The War at Home.

Impact on the United States

For every action, there’s an equal and opposite reaction.

The impact of Agent Orange on the US to a certain extent parallels its effects in Vietnam. The population exposed to the chemical in Vietnam, by inhaling the vapors or touching the liquid, began to suffer an unusual incidence of suspicious diseases not long afterward, and that have mounted in number as the population has aged. This population, of course, is our Vietnam veterans.

Meanwhile, the children of Vietnam veterans have likewise suffered an unusual number of birth defects and similar disabilities, again suggesting the presence of dioxin in the genes and breast milk of those exposed. As with the Vietnamese, the final American victims of Agent Orange are yet unborn.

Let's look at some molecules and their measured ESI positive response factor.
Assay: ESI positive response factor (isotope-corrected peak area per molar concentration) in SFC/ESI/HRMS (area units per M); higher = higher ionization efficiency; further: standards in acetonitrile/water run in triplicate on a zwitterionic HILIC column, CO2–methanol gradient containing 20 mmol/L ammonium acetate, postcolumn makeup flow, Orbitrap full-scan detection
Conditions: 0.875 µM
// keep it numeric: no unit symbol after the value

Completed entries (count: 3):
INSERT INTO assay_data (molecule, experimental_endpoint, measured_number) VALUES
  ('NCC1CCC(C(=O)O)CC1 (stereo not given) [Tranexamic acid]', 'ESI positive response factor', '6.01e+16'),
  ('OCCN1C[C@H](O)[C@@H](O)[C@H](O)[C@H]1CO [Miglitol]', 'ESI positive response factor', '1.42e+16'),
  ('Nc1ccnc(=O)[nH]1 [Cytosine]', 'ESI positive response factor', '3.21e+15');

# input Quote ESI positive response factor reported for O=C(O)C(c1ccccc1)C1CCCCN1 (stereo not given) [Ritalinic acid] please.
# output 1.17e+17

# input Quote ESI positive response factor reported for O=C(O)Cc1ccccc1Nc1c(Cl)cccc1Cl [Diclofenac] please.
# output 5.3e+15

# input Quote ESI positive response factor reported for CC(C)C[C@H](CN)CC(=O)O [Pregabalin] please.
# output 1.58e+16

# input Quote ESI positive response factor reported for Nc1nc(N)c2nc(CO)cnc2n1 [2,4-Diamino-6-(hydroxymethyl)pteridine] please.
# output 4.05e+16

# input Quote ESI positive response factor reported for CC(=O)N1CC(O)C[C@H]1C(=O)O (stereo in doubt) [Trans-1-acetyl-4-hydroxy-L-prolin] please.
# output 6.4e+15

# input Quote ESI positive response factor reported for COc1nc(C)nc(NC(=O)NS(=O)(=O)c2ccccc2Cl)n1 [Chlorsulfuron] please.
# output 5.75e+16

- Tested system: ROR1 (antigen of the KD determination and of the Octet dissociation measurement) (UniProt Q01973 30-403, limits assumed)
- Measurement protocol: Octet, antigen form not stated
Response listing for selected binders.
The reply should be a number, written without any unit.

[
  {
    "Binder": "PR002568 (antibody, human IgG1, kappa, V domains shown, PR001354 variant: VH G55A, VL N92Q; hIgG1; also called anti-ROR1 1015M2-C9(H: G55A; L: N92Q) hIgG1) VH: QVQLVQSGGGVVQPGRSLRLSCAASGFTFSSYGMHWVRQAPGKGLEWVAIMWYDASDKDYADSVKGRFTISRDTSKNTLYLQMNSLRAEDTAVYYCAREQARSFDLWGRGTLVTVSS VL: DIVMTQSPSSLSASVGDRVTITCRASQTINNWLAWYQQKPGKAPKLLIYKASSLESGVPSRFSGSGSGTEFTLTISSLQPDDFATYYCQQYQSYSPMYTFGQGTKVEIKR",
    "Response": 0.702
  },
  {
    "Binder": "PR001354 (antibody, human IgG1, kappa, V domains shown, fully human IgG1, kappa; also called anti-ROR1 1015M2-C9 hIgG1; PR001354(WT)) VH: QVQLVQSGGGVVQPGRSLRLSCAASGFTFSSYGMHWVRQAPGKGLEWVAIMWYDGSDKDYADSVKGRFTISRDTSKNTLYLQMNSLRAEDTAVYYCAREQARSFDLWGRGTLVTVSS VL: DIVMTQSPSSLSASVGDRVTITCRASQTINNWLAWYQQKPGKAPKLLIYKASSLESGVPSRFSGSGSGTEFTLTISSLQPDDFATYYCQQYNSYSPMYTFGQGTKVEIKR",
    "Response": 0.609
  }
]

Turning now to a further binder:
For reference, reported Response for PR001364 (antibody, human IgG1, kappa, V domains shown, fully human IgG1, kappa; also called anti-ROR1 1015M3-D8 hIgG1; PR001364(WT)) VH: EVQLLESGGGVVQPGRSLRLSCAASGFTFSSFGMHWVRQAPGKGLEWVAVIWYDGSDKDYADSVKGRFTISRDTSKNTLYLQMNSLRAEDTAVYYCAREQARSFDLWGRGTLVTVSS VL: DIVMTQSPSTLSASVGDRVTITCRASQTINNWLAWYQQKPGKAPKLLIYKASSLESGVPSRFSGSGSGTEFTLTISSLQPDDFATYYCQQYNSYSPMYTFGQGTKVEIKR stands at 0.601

And then there are the first victims of 2,4,5-T, affected by dioxin during the manufacture of the herbicide.

The US Government enlisted many companies to produce Agent Orange and the other herbicides during the Vietnam War. The firm most associated with this activity in the public imagination was Dow, which became a lightning rod for War protests generally.

“Thousands, including me, are alive today because of Agent Orange.”
– Lt Elmo Zumwalt IV, “My Father, My Son,” 1986.

​While the herbicidal component of Agent Orange has not devastated our greenery, dioxin “hot spots” associated with locations where the chemical was tested, stored, or manufactured do pose a continuing threat to human health.

Campus Protest. Photo: Andrew Sacks